Front end and back end
Unobtrusive thinking is a good starting point for knowledge sharing between front end and back end programmers. For instance, its insistence on separation of behavior and structure mirrors the separation of concerns used in the development of large applications.
Front end programmers can learn a lot from back end programmers. Front end programmers largely lack knowledge of application architecture and design patterns, while back end programmers practice them as automatically as breathing. Knowledge sharing in these areas will markedly benefit the front end, especially when writing large web applications.
Knowledge sharing works two ways, though. It should be an exchange between equal partners.
Back end programmers can learn a lot from front end programmers. Back end programmers largely lack knowledge of browser incompatibilities and performance, as well as accessibility, while front end programmers practice them as automatically as breathing. Knowledge sharing in these areas will markedly benefit the back end, especially when writing large web applications.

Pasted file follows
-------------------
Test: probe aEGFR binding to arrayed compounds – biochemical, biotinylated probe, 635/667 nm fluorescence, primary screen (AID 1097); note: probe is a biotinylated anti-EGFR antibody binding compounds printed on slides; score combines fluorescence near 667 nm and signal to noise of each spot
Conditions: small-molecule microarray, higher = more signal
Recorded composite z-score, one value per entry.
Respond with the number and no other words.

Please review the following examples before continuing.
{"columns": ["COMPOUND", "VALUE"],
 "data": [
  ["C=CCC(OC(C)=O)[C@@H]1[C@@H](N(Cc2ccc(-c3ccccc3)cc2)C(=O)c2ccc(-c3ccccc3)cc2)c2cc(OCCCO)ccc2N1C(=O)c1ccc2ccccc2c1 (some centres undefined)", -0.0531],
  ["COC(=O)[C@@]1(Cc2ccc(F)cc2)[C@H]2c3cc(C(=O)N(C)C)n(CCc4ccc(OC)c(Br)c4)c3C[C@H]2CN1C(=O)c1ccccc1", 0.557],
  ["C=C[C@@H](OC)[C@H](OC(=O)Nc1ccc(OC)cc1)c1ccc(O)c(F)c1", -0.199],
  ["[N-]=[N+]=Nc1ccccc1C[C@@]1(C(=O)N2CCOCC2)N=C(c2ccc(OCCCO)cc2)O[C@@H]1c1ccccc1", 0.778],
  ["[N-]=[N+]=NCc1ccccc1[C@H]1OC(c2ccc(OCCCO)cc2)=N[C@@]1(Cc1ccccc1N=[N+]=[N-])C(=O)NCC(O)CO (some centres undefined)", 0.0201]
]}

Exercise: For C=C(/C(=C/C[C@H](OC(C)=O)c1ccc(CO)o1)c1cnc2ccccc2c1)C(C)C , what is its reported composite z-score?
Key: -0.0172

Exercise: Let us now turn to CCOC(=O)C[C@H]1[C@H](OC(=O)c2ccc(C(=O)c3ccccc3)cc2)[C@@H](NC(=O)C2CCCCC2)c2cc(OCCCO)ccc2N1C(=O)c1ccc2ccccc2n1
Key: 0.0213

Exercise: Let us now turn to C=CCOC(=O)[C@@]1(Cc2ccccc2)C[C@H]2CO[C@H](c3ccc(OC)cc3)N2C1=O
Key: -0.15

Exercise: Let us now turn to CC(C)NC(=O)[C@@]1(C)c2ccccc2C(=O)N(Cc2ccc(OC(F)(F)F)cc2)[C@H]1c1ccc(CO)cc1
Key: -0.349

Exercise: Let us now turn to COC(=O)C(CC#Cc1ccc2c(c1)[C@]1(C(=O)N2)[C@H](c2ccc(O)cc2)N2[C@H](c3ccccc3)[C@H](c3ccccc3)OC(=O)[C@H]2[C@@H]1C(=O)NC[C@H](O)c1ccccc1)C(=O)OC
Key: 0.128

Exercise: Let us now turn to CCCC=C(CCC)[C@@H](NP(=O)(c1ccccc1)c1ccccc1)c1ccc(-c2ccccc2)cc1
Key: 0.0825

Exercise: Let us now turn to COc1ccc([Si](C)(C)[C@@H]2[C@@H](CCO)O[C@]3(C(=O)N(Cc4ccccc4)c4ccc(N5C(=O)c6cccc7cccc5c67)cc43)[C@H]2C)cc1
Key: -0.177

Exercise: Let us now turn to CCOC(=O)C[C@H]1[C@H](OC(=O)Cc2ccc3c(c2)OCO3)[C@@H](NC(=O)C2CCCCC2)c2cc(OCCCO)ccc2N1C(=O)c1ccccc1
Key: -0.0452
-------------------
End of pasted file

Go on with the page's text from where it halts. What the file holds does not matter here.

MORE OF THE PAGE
Unfortunately, the will to cooperate seems to be lacking on the back end sometimes. The main reason is that front end programming is such a lowly occupation. This essentially social factor causes two delusions:
Front end technology can never replace for back end technology, or vice versa, because the two have different purposes. Back end technologies search for, collate, and serve data and business logic. Front end technologies present this information to the user. The two need to be properly separated, and that separation can use ideas taken from unobtrusive scripting.
Knowledge sharing on the basis of unobtrusive scripting will allow front end and back end programmers to do away with outdated ideas, and to learn some tricks they wouldn’t have discovered on their own. Because of the increased understanding for each other’s purposes and methods, they will start to cooperate better than is the case nowadays.
That’s no reason not to start, though.
The Web Standards Project is a grassroots coalition fighting for standards which ensure simple, affordable access to web technologies for all.